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Security experts are urging the incoming administration to deal with a new kind of national concern. Hackers who breached a European medical regulator say they've published vaccine data. And YouTube aims to curb misinformation. This is CyberScoop for Wednesday, January 14.

The scourge of information operations

As Americans reckon with the ways that manufactured political narratives can influence public behavior, researchers who have spent years studying the issue warn that there’s no simple solution. Disinformation campaigns on social media, sinking trust in journalism and a willingness among some lawmakers to spread conspiracies present a pernicious set of challenges for the federal government. While major technology firms have started to act against calls for violence, specialists say it is coming too late. Congress, the intelligence community, the private sector and the incoming Biden administration must consider ways that Americans can shore up protections against domestic disinformation, the experts say. Dive in with Shannon Vavra.

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One more tech platform blocks Trump

YouTube on Tuesday night announced it had blocked President Trump's most recent upload, which contained comments he made before flying to visit the border wall in Texas. As with recent moves by Facebook and Twitter, the action is directly related to Trump's role in inciting the rioters who attacked the U.S. Capitol on Jan. 6. YouTube said it was strike one in its three-strikes policy, meaning that Trump's account would be locked for at least a week and possibly longer. The company also disabled comments on all of Trump's videos — a nod to the idea that those areas of the platform could be used to organize more violence. Joe Warminsky has the news.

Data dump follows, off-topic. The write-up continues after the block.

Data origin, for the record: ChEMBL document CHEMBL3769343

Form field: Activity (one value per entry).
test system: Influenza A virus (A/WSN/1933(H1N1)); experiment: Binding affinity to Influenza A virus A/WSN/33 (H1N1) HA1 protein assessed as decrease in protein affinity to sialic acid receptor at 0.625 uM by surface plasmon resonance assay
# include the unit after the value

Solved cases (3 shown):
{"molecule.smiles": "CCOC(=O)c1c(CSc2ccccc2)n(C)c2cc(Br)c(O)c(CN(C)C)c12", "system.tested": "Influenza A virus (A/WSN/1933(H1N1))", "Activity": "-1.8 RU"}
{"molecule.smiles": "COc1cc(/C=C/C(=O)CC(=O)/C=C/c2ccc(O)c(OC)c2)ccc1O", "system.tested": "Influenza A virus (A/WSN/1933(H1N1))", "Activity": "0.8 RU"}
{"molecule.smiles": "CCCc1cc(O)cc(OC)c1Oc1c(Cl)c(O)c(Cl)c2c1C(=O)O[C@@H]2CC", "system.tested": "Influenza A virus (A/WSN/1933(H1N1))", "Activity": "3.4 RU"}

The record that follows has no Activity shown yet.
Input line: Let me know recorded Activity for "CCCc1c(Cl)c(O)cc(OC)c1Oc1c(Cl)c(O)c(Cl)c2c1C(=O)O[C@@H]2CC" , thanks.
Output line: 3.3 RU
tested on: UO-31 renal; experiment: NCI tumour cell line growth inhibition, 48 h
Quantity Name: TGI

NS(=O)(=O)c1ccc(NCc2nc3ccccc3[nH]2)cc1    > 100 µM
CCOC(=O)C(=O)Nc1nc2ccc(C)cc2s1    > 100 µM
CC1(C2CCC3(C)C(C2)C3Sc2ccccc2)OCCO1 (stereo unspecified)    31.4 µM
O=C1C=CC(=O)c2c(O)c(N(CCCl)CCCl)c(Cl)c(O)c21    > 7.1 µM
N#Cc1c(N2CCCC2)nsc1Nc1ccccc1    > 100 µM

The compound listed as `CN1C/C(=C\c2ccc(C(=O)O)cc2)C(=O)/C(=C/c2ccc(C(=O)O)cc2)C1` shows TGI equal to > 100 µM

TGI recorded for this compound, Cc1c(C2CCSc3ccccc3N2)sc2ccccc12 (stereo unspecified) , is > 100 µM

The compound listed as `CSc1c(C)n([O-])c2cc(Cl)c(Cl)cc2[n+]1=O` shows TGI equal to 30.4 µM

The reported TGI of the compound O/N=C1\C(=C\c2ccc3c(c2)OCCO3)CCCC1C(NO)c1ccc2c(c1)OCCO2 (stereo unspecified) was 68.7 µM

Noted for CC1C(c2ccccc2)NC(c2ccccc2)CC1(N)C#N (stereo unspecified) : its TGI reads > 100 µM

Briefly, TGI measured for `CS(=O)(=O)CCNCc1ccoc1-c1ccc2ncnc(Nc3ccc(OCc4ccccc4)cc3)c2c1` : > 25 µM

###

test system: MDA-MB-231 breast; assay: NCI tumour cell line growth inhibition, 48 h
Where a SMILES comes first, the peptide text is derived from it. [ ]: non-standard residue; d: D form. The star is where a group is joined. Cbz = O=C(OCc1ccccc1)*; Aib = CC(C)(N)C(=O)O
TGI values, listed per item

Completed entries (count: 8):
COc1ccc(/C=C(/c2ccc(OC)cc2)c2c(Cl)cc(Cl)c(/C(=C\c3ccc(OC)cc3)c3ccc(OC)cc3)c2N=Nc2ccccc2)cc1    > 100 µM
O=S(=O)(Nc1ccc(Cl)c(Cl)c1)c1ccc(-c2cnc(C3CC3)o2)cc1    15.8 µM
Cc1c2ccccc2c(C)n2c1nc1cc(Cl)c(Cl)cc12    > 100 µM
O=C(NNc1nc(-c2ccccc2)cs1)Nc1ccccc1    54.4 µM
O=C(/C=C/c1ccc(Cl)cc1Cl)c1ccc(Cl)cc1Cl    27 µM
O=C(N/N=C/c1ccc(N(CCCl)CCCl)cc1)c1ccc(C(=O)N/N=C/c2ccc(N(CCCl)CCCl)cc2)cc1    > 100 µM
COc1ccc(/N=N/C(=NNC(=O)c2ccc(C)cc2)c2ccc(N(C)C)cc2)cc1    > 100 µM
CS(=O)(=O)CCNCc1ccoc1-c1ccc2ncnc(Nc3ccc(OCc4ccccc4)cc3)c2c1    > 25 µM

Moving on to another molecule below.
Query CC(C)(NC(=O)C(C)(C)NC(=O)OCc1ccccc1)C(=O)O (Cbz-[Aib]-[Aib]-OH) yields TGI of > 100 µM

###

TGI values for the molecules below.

Crooks dump vaccine data online

Cybercriminals breached Europe’s medicines regulator in December and stole data on a vaccine candidate from Pfizer and BioNTech. Now the regulator, EMA, is saying that the attackers have leaked the stolen data online. It’s a popular extortion tactic, but it’s unclear what the motive here is. Sean Lyngaas has more.

Why this dark net closure is different

German law enforcement just shut down an internet market where users bought and sold narcotics, stolen data and hacking tools. The DarkMarket site was the internet’s largest bazaar for illicit goods, Europol said, with more than 2,400 vendors and 320,000 transactions completed. The action originated in a larger investigation into the internet hosting provider known as CyberBunker, a notorious service that scammers for a generation have used to operate with little fear of detection. CyberBunker operated out of abandoned military bases in Europe, though the story only gets crazier from there. Jeff Stone has the latest.

What do Mimecast and SolarWinds have in common?

Investigators are examining whether the attackers who breached Mimecast, a global email security provider, are the same ones behind the sweeping espionage campaign leveraging SolarWinds software, a person familiar with the matter told CyberScoop. Mimecast on Tuesday revealed its software certificate had been compromised in a highly targeted operation reminiscent of the suspected Russian spying campaign that has used SolarWinds. The common thread, among others: Microsoft 365. Sean has more.

Project greatly reduced incident response times for state governments

A project conducted by the Multi-State Information Sharing and Analysis Center (MS-ISAC) with academic and federal partners greatly cut down the time that state governments needed to take defensive measures against potential network compromises. The participating states used the Security Orchestration, Automation and Response (SOAR) system developed by the Johns Hopkins Applied Physics Laboratory. It acts on cyberthreat intelligence, such as lists of untrustworthy domains or malicious IP addresses, by automatically blocking them rather than waiting for a human operator to manually enter them into firewalls or other protective systems. Response times dropped from days to mere minutes in some cases. Benjamin Freed explains at StateScoop.

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